Facts about trees that everyone needs to know

Understanding the role that trees like Kauri, Awhi Awhi play in our daily lives.

Forests provide us with many goods and services that support human life. They absorb CO2 as they grow and trees store this carbon in their stems, branches, leaves and roots.

Forests also play an important role in the water cycle, as transpiration is one of the major pathways through which water returns to the atmosphere after rain.

Trees are important for flood mitigation because they collect rainfall on their leaves and buffer water flow through the landscape. Tree roots are also important for binding the soil and preventing erosion.

“Kauri forests are particularly valuable because they are amongst the most carbon-dense forests in the world. A single tree can store vast amounts of carbon and will also use large volumes of water each year,” says Dr Cate Macinnis-Ng, a senior Biological Sciences lecturer at Auckland University.

“To determine the amount of water and carbon a tree uses, we need to know the size of the tree. Awhi Awhi has a diameter at breast height (DBH) of 137cm. Trees of this size generally grow to 40m or more. For this estimate, we have assumed a height of 30m.

Annual water use

The University of Auckland is currently measuring transpiration in kauri trees at the University of Auckland Huapai Scientific reserve. Data has been collected over four years and there is a strong relationship between tree size and the amount of water the tree uses. Based on this relationship (unpublished), a tree of 137cm DBH will use more than 47,000 litres of water each year.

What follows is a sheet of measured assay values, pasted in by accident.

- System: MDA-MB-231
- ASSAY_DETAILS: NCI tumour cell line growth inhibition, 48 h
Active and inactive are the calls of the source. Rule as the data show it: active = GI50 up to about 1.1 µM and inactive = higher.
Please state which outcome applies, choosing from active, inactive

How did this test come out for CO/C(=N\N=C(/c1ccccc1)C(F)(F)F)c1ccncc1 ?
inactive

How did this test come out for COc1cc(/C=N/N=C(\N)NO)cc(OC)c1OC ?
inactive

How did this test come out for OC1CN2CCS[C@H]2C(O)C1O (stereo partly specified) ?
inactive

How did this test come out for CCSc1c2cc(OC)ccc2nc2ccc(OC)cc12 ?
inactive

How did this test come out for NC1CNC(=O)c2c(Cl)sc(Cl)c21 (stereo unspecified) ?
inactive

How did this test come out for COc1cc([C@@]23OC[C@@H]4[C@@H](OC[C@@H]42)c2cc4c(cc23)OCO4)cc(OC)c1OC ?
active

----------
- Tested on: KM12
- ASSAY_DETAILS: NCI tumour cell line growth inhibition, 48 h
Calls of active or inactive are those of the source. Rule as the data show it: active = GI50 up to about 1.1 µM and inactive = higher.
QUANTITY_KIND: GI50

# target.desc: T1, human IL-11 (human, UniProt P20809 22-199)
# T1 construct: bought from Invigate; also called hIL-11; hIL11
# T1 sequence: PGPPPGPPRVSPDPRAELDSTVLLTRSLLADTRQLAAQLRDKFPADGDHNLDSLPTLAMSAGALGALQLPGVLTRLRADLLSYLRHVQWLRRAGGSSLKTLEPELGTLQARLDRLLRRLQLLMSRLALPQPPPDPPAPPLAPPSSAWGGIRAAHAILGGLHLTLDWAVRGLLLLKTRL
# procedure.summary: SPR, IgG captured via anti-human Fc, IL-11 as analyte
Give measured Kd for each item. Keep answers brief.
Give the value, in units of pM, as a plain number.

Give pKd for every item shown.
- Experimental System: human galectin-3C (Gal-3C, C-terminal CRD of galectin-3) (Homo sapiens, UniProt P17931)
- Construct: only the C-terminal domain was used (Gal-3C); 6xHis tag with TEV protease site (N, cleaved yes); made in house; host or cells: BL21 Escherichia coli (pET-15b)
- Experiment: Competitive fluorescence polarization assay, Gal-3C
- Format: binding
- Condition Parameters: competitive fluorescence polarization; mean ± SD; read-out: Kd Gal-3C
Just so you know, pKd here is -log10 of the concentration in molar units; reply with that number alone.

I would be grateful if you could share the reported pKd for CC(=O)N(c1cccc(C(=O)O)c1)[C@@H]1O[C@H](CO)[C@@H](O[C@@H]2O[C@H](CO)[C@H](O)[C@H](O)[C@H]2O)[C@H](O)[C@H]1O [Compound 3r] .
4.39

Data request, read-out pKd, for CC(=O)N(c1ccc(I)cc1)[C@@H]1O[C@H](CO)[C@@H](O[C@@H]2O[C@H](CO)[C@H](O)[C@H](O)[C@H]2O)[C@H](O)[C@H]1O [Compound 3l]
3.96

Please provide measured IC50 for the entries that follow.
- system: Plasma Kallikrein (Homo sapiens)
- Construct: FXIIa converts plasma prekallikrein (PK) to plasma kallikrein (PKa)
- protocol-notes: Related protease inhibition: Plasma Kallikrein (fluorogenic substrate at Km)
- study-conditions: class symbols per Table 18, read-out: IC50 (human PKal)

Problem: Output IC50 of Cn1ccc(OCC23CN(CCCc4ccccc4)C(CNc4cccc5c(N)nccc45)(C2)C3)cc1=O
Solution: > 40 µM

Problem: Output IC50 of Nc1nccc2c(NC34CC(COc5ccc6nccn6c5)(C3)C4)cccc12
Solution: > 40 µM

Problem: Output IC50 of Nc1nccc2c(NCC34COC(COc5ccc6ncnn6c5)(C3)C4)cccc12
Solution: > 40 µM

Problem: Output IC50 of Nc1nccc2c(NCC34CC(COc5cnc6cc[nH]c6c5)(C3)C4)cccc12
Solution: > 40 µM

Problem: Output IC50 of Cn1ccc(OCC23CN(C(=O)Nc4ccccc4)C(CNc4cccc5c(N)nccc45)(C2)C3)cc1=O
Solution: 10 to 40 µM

If we assume a bathtub holds 132 litres of water, Awhi Awhi uses more than 350 of these bathtubs per year. All of this water will be removed from the soil, thereby reducing the incidence of water logging and floods.

Carbon storage

The amount of carbon stored in a tree is based on the diameter of the trunk and the height of the tree. Following analysis, it is estimated that 5.78 tonnes of carbon are stored by this single tree in above-ground biomass. This does not include roots or leaves and branches of less than 10cm diameter.

“The general rule of thumb is that half of a tree’s biomass is stored underground so we can be confident that Awhi Awhi stores over 11 tonnes of carbon in roots, leaves, branches and stem,” says Macinnis-Ng.

“In order to calculate the number of trees needed to replace this amount of carbon, I assumed that 20-year-old trees have a DBH of 20cm and a height of 15m. Trees of this size only store 72kg of carbon above ground, so 80 trees this size are required to replace a single tree the size of Awhi Awhi.”

Biodiversity value

A tree of Awhi Awhi’s size is mature enough to support communities of epiphytes, invertebrates, fungi and microbes. More than 40 species of epiphytes (plants that grow above the ground) have been identified on Tane Mahuta and it is likely that Awhi Awhi would support a similar number in centuries to come, in addition to many species of insects, spiders, mites and other small organisms.

Kauri are habitat for reptiles; kauri cones are an important food source for kaka and other parrots, and weta. As the tree ages, it will provide more habitat for birds as hollows form.

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